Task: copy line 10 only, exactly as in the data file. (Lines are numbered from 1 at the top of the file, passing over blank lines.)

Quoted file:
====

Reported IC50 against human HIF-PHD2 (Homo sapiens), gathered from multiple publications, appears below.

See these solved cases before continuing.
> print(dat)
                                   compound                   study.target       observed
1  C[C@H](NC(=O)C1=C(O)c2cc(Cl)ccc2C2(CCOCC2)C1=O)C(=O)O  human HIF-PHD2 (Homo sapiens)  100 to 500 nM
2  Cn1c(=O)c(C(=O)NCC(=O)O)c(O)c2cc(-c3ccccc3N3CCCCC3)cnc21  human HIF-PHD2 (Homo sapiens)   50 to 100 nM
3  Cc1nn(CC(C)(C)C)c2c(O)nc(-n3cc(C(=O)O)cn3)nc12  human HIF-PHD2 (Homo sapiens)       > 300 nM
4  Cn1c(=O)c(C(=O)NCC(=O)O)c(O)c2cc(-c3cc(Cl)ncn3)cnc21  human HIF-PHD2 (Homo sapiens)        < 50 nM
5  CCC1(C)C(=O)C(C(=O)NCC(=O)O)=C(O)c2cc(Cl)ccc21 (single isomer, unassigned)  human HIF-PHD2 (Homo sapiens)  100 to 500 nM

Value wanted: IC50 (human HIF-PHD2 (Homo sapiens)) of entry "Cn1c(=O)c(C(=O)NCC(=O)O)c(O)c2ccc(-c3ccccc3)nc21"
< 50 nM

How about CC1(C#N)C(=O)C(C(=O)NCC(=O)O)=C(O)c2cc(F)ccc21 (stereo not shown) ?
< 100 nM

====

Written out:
Value wanted: IC50 (human HIF-PHD2 (Homo sapiens)) of entry "Cn1c(=O)c(C(=O)NCC(=O)O)c(O)c2ccc(-c3ccccc3)nc21"